After that I came down with a fever and severe flu. My parents kept me at home. Mother nursed me back to health with old home remedies.
I remained at home for around 14 days, then went back to the farm. Everything was still very chaotic there. No one asked me where I’d been for the last few days. I was relieved; I only had to show my work identification card and enter my details in a register. All the files had been lost or burnt. What would become of me now?
I see these paragraphs and wonder—what would it have been like to be her, standing and watching those prisoners? Is this an act of perpetration from a young woman, or can we just call her a bystander? How much agency does a younger person have? Further, I am quite shocked that she did not reflect on this memory—this is another interesting question for me to further theorise.
Another writer, this a time a young man, writing in 1947 offers us this analysis of his experiences in the war:
On 14 April I was taken prisoner by the British near Fallingbostel. I was a POW until the end of the year, in a camp in Belgium between Ostend and Bruges. Though I never want to go through anything like that again, it did give me a glimpse of humanity in all its forms. I returned from the camp at Christmas 1945, disappointed, bitter and directionless. I learnt how to fend for myself and cope with any situation. If to be ‘young’ is to be enthusiastic, lively, full of zeal, frivolous, unspent and unpredictable, I no longer feel young. I’m searching for meaning in life, just as I did back then when I witnessed the first meaningless death… (Report 38, in )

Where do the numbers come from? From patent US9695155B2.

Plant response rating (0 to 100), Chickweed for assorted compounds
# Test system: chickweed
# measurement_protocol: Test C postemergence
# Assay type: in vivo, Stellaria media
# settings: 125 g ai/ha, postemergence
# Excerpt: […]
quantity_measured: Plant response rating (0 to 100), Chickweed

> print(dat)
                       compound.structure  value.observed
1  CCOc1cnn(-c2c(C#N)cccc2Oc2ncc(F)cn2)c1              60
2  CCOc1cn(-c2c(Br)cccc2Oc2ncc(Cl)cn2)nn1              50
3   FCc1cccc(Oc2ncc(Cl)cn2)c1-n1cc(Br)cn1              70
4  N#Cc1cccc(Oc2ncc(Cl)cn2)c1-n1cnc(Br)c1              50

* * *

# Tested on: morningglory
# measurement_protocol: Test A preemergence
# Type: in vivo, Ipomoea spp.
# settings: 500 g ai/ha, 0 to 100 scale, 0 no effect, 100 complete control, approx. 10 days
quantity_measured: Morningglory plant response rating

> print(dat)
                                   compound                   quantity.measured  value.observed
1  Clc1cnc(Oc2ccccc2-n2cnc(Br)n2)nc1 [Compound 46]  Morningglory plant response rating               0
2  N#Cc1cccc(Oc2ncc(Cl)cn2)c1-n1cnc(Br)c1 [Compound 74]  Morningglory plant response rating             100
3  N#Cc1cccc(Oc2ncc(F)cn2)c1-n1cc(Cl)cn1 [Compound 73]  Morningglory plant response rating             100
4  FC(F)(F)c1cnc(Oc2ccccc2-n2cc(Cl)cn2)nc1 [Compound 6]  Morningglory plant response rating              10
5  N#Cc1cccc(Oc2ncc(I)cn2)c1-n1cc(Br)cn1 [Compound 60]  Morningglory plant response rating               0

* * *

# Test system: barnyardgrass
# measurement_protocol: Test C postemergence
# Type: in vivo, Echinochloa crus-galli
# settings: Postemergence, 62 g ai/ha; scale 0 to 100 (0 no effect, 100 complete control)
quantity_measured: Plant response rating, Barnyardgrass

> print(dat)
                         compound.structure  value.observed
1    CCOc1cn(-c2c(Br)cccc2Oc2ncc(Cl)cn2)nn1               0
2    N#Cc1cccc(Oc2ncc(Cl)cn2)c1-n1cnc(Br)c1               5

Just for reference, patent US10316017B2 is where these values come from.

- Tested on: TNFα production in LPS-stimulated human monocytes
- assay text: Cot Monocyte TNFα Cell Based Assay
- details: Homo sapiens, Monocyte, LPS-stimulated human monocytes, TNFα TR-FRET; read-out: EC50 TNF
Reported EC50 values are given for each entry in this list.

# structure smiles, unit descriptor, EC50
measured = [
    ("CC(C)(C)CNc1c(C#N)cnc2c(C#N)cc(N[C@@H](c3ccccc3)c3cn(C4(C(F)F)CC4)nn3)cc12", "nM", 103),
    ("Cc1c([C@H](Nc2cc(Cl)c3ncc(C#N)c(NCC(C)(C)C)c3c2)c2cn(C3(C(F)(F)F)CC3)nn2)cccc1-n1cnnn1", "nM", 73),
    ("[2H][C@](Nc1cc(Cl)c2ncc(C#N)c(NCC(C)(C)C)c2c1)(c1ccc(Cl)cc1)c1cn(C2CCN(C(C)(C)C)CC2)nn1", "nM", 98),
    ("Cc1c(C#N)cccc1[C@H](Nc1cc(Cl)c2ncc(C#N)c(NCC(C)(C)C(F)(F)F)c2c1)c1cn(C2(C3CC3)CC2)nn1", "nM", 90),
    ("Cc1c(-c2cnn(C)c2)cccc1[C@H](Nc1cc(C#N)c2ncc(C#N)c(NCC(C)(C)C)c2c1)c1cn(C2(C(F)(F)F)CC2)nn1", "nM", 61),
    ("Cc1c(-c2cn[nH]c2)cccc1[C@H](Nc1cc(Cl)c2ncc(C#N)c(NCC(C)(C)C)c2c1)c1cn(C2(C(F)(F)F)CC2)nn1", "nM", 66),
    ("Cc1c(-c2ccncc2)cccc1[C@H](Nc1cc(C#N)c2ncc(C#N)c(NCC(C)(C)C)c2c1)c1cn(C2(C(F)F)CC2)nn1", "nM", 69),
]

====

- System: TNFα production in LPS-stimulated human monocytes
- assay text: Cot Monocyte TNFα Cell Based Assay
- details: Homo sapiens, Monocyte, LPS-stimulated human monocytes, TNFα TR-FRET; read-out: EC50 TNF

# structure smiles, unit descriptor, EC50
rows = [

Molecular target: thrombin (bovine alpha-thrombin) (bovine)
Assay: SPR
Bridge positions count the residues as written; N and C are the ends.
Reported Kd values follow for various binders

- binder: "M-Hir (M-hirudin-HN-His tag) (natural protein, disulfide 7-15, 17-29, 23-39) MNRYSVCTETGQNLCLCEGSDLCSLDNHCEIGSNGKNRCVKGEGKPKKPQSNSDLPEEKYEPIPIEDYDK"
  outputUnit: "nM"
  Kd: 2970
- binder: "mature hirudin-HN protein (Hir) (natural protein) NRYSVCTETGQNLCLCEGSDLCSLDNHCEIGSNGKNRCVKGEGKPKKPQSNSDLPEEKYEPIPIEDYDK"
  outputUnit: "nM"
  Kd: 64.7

There are a lot of emotions in this piece, as well. For me, the most striking one is the pointlessness of it all, when the reality of the war goes against the propagandised image one was presented with at school or in popular (Nazi) culture.
Looking at the distance between the two short quotes, we can make some conclusions about the vividness of memory, but also discuss ideas of perpetration and victimhood. Was Loni a perpetrator when she saw prisoners (most likely those from concentration camps) loading bodies onto carts and did not react to it negatively? Why does she not discuss her current feelings about this memory? Indeed, it could also be her personality not to reflect.
In Report 38, we see the young man lose his innocence: seeing death had a profound impact on him. Yet, whilst he says he ‘witnessed the first meaningless death’, perhaps he was the one who pulled the trigger. These ambivalences and nuances are what makes this research so interesting, and capture a sense of the emotions this generation experienced.
As I finish this post, I turn over to spend the rest of my evening watching the new BBC documentary ‘My Nazi Legacy’, on how two Germans born in the late 1930s deal with their fathers, who were high ranking Nazis responsible for murdering Jews in Poland. The research continues…